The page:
Dating is a normal and usually happy developmental progression on the path to your teen’s independence. But some young romantic relationships take an unexpected turn.
According to the National Resource Center on Domestic Violence (www.nrcdv.org), approximately 1.5 million teens are in an abusive romantic relationship. The indignity, manipulation and violence they suffer is no less isolating, soul-crushing and life-threatening due to their tender age. Just as in adult relationships, the abuse can be verbal, emotional, physical, sexual and digital, with the latter being an especially effective control mechanism for youth who’ve grown up with and live their lives on “Insta,” Snapchat and Pinterest.
The seriousness of this issue has even elicited concern from the National Institute of Justice (www.nij.gov), which funds studies on teen dating violence to examine 12- to 18-year-olds’ experience of abuse in the context of romantic or consensual relationships. That concern is supported by loveisrespect.org, an organization created to engage, educate and empower youth to prevent and end abusive relationships, further pointing to the importance of addressing these behaviors early on. Its sobering statistics reveal that the severity of intimate partner violence in adults is often greater in cases where a pattern of abuse was established in adolescence. Furthermore, a longitudinal study published in the American Academy of Pediatrics (www.aap.org) found that teens caught up in harmful relationships with those they are intimate with are at a greater risk of depression and engaging in risky behaviors like drug and alcohol abuse.
Addressing this issue is crucial to ensuring your child’s safety by teaching them what does — and doesn’t — constitute a healthy relationship, as well as allowing you to outline positive dating parameters they’ll rely on well into adulthood.
Recognize red flags
Discuss consent with your teen. Explain that they have ownership and agency over their own body and should always feel safe and respected within any relationship. Teach your child what a healthy romance looks like, and contrast that with harmful scenarios. Talk about the inappropriateness of partners who subject their significant others to put-downs, name-calling, yelling and threats. Make it clear that controlling behaviors are abusive too. Demanding that a boyfriend or girlfriend neglect relationships with family and friends should raise an immediate red flag, as should exaggerated jealousy over past relationships. And of course, physical violence is never acceptable under any circumstances, nor can it be rationalized away. These conversations should also address — and question — socially and culturally ingrained male dominant and female subservient roles. Break down what a balanced dating relationship looks like with your teen. Remember too, that children often emulate behavior they see at home, so be particularly aware of modeling respect, consideration and kindness in your own relationship.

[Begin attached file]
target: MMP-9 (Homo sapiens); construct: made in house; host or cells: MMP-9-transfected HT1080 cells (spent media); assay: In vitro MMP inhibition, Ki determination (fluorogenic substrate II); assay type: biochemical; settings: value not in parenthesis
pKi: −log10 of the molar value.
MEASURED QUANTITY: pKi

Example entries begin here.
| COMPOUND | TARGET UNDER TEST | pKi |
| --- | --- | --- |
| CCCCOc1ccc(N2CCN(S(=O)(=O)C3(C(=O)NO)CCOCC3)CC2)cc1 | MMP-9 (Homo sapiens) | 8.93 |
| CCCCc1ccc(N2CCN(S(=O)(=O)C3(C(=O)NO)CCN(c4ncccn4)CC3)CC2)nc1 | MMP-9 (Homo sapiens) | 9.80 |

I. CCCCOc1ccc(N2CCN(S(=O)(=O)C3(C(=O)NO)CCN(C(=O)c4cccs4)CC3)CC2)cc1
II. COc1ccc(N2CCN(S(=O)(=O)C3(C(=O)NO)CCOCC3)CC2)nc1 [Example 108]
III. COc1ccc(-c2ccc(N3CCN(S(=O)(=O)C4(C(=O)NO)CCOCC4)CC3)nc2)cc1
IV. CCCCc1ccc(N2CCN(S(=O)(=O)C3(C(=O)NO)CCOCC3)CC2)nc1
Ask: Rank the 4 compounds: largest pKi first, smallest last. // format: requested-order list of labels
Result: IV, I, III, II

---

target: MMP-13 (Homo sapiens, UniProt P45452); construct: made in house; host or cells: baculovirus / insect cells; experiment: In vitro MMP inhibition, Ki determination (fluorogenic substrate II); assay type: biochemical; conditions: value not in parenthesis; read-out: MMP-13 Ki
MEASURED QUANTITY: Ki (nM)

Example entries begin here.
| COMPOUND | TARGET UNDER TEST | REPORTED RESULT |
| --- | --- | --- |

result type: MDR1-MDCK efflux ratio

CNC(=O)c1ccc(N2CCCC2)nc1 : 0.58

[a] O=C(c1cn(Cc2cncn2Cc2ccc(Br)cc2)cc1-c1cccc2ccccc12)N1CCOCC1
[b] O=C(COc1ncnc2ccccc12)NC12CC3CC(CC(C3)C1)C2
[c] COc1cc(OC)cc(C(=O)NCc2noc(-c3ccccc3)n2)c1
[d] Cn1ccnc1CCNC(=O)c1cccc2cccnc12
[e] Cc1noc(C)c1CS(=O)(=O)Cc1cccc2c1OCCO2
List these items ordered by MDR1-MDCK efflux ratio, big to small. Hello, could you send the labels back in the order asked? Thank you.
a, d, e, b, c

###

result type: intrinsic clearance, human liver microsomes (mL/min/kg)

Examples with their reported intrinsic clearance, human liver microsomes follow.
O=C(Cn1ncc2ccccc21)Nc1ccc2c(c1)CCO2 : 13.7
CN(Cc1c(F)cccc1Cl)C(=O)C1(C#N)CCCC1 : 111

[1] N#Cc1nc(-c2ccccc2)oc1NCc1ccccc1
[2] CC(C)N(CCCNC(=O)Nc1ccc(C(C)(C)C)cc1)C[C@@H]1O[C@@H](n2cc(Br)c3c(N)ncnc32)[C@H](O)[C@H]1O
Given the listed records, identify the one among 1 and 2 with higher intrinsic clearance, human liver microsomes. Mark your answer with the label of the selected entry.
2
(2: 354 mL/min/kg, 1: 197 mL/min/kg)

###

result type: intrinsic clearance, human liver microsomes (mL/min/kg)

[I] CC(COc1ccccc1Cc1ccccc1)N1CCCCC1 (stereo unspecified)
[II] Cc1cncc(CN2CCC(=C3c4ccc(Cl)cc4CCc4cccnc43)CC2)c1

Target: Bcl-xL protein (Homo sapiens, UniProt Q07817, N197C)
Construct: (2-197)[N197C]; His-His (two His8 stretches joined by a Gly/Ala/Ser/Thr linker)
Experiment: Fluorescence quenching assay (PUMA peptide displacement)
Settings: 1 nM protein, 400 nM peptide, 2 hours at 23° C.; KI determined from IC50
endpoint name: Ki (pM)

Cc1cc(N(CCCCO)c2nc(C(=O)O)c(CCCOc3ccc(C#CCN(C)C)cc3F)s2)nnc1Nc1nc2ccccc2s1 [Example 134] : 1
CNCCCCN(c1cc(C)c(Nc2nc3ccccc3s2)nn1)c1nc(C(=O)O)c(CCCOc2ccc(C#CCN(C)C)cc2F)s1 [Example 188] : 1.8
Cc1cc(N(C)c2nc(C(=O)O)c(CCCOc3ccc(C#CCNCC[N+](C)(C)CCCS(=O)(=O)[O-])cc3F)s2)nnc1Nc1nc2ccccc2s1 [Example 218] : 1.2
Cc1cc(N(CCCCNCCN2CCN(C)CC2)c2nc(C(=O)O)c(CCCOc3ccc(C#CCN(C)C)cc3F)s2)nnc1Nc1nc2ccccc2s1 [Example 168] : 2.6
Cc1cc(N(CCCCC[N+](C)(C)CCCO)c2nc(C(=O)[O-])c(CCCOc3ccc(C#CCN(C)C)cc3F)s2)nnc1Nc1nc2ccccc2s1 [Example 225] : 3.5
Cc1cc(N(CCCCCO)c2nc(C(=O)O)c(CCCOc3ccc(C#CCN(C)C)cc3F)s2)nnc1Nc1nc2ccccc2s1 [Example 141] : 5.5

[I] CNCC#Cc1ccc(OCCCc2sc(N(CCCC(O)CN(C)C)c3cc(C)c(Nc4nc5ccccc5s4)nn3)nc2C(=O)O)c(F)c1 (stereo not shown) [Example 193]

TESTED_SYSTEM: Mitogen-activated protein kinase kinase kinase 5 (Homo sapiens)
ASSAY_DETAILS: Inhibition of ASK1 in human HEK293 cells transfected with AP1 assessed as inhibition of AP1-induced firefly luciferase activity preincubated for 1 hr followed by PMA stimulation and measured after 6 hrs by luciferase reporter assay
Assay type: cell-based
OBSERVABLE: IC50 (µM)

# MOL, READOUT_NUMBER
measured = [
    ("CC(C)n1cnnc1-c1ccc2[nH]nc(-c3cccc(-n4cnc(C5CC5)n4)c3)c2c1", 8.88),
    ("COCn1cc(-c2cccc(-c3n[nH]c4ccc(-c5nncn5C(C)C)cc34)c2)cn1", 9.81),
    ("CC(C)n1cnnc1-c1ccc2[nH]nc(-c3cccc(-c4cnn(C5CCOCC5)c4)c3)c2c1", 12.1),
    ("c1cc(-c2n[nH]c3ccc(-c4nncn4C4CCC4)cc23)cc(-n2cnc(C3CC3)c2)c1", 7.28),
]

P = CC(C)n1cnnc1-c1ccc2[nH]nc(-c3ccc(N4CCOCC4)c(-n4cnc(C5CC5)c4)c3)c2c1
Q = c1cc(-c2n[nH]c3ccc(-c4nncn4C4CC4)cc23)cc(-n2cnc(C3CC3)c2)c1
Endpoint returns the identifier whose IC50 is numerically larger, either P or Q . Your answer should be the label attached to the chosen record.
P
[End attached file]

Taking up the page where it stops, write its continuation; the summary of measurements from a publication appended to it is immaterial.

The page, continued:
Emphasize the power of no
Encourage your child to promote clear communication with their partners. Talk them through not worrying about what a boyfriend or girlfriend may think if your child doesn’t agree with everything they say or do. Convey that it is acceptable to say no or walk away from anything they see as problematic or that makes them uncomfortable in a relationship. Help them practice doing that by role-playing, and be sure to include what they should do if met with pushback or aggressive behavior.
Ask others to chime in
Broaden the personal conversation about teen dating violence to include community groups and schools; some have educational modules that parents can access and support. Organizations like the National Resource Center on Domestic Violence and the Centers for Disease Control and Prevention (www.cdc.gov — check out its “Dating Matters” initiative) offer free downloadable materials on the subject. After-school, athletic and worship-based programs, clubs and counselors can be urged to explore the topic with their participants. Know that there are others in the community who can help you educate your child and help keep them safe.
Navigate troubled waters
If you suspect your child may be in an abusive relationship, calmly express your concern and offer practical steps to getting help. Make it clear they are not responsible or to blame for the abuse. If your child is resistant to discussing the situation or becomes hostile or defensive, provide them with relevant resources they can contact on their own, such as loveisrespect, which utilizes trained teen dating violence survivors who will text, speak or chat online with your teen; the National Domestic Violence Hotline (www.thehotline.org); and the Florida Coalition Against Domestic Violence (www.fcadv.org).
A conversation about abusive relationships may be awkward to initiate, but it’s critical. The earlier it happens, the better the chances your children will enjoy safe and happy romances — now and as adults.
Tameeka Grant, Ph.D., has more than 20 years’ experience as a researcher; most of her work has been devoted to program evaluation to improve services for children and families. She is currently focused on The Children’s Trust’s small CBO capacity building and family strengthening and neighborhood support partnerships initiatives.